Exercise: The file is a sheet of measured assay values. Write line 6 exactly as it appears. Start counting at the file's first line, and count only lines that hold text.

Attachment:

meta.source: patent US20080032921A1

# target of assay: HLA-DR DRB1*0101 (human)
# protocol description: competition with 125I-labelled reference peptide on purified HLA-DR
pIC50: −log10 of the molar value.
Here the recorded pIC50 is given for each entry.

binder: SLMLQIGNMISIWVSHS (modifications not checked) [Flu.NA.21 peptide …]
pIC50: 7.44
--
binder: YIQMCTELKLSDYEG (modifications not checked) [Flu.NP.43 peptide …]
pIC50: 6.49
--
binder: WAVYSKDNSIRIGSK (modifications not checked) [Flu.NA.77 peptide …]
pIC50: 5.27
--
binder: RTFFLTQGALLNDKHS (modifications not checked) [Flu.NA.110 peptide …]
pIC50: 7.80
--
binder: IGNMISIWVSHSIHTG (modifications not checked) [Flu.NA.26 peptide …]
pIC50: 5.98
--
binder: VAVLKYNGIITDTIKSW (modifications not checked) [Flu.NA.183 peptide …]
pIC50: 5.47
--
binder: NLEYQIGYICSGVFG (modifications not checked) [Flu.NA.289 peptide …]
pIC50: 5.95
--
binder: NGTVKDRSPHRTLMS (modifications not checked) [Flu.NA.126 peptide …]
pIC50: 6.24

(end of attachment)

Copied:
binder: SLMLQIGNMISIWVSHS (modifications not checked) [Flu.NA.21 peptide …]